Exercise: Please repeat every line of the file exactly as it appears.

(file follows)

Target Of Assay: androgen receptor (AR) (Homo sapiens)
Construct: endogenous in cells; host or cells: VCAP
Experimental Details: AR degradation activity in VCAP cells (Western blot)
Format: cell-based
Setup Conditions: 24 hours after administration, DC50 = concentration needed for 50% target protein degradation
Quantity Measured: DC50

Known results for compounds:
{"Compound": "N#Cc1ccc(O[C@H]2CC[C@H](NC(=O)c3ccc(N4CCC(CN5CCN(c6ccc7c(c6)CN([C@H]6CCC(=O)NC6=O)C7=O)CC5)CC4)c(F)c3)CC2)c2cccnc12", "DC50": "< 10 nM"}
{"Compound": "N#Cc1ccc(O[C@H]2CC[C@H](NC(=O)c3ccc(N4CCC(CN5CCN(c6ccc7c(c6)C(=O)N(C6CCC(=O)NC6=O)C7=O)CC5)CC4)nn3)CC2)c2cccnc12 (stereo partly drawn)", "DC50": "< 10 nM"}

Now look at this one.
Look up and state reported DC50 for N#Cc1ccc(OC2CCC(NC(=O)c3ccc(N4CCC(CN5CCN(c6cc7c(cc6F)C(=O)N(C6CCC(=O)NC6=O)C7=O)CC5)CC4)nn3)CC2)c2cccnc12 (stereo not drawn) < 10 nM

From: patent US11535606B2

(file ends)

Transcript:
Target Of Assay: androgen receptor (AR) (Homo sapiens)
Construct: endogenous in cells; host or cells: VCAP
Experimental Details: AR degradation activity in VCAP cells (Western blot)
Format: cell-based
Setup Conditions: 24 hours after administration, DC50 = concentration needed for 50% target protein degradation
Quantity Measured: DC50

Known results for compounds:
{"Compound": "N#Cc1ccc(O[C@H]2CC[C@H](NC(=O)c3ccc(N4CCC(CN5CCN(c6ccc7c(c6)CN([C@H]6CCC(=O)NC6=O)C7=O)CC5)CC4)c(F)c3)CC2)c2cccnc12", "DC50": "< 10 nM"}
{"Compound": "N#Cc1ccc(O[C@H]2CC[C@H](NC(=O)c3ccc(N4CCC(CN5CCN(c6ccc7c(c6)C(=O)N(C6CCC(=O)NC6=O)C7=O)CC5)CC4)nn3)CC2)c2cccnc12 (stereo partly drawn)", "DC50": "< 10 nM"}

Now look at this one.
Look up and state reported DC50 for N#Cc1ccc(OC2CCC(NC(=O)c3ccc(N4CCC(CN5CCN(c6cc7c(cc6F)C(=O)N(C6CCC(=O)NC6=O)C7=O)CC5)CC4)nn3)CC2)c2cccnc12 (stereo not drawn) < 10 nM

From: patent US11535606B2